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Aug 08, 2018, 03:39 PM
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thumbs1's Avatar
Quote:
Originally Posted by gpw
We bought a taranis QX-7 and it’s a real Bear to program ( for me ) Every little thing has to be programmed and assigned in first , even switches … It’s a little daunting for those uninitiated… And it has a protocol that only uses their receivers.. ( as far as I know ) I think it's more for Drones than planes … So far we only have one channel set up that we use for a couple planes … It’s easier to set the plane to the channel than the other way around…
Yeah when I first started looking it sounded like they could. be a handful to get right. I'm to old for the hassle. I would rather build and fly. I am hoping the Spektrum will be reasonably painless to program. I'm also looking for a large inventory of cheap parts.
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Aug 08, 2018, 04:13 PM
IMO ( In My Opinion ) →
balsa or carbon's Avatar
Quote:
Originally Posted by thumbs1
Yeah when I first started looking it sounded like they could. be a handful to get right. I'm to old for the hassle. I would rather build and fly. I am hoping the Spektrum will be reasonably painless to program. I'm also looking for a large inventory of cheap parts.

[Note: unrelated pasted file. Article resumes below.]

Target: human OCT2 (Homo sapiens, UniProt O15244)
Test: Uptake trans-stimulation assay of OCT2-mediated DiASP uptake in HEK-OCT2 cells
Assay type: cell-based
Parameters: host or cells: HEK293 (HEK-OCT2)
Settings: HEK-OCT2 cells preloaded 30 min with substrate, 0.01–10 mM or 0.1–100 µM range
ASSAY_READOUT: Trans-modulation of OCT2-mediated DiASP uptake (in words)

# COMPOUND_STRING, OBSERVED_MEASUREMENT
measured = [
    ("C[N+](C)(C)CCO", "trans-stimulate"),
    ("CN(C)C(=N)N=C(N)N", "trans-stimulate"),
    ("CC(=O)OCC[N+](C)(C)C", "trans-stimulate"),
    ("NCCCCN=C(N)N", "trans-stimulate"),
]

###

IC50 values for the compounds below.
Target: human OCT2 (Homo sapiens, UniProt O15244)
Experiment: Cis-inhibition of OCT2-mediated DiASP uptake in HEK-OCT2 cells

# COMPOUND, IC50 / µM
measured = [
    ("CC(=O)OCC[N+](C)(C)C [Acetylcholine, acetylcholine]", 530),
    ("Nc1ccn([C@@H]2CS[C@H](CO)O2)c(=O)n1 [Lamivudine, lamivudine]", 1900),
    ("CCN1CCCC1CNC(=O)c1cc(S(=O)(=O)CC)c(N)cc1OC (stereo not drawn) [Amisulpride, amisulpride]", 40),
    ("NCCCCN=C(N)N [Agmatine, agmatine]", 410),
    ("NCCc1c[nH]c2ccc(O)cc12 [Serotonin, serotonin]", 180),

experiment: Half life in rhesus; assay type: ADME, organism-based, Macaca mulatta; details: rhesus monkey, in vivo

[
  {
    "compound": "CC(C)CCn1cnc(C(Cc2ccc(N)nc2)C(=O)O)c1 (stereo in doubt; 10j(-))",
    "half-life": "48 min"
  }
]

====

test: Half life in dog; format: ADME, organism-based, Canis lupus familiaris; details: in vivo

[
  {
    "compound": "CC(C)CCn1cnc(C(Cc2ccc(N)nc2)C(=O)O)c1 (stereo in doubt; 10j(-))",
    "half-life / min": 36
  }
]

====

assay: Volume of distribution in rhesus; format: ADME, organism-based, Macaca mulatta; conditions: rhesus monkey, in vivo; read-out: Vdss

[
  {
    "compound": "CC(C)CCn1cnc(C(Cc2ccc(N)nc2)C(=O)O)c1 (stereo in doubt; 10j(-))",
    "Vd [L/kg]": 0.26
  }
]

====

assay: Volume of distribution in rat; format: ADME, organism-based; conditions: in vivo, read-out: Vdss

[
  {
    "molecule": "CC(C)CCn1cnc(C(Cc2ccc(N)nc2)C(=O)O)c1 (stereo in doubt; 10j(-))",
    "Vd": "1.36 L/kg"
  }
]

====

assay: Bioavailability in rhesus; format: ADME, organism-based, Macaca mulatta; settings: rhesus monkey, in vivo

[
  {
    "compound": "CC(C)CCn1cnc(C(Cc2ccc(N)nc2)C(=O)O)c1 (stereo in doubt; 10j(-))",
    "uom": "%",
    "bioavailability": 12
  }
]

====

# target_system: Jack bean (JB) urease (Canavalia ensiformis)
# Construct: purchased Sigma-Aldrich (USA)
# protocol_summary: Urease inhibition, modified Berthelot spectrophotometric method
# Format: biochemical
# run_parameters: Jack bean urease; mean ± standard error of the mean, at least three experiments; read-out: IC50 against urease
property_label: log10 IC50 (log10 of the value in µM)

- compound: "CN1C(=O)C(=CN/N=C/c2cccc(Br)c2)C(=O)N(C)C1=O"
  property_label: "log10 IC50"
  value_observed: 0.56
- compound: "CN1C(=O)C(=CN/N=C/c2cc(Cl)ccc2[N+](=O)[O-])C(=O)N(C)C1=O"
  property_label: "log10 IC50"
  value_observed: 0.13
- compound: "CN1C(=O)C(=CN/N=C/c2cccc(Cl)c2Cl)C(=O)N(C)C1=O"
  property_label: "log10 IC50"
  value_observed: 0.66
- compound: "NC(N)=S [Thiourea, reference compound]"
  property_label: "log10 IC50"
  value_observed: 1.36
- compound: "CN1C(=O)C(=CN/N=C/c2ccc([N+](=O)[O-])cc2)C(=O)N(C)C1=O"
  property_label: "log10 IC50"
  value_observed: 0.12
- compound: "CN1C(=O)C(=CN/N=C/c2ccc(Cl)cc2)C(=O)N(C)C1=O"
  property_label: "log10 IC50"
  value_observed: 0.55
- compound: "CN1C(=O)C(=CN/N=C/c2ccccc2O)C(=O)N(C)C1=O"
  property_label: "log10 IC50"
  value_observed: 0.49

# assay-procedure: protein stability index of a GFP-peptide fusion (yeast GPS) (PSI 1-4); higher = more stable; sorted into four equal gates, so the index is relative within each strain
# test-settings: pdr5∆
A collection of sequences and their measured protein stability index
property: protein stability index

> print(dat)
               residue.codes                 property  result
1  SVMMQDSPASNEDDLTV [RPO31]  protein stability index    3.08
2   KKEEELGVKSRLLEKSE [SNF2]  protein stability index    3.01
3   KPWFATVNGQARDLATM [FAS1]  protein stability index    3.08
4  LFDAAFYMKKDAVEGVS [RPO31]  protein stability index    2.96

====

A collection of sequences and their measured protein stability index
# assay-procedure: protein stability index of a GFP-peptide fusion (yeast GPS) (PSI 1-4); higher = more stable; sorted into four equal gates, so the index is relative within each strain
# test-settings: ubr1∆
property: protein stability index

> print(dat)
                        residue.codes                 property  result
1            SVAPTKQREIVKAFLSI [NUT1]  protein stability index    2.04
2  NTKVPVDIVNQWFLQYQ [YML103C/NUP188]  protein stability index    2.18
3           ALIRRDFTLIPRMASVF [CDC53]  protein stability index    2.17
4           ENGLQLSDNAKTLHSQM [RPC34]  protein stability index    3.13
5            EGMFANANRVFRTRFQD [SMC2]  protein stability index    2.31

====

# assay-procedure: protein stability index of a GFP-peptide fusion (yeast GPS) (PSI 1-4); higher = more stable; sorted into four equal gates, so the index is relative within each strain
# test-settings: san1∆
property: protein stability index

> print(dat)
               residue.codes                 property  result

Spektrum transmitters are not difficult to program ( for my 65 year old brain ) , and the manuals are very thorough .
Aug 08, 2018, 04:21 PM
Registered User
thumbs1's Avatar
Quote:
Originally Posted by balsa or carbon
Spektrum transmitters are not difficult to program ( for my 65 year old brain ) , and the manuals are very thorough .
Thanks. That's good to hear. Don't have the patients I had ESP in programming stuff.
Aug 09, 2018, 05:25 AM
gpw
gpw
“There’s no place like Foam”
gpw's Avatar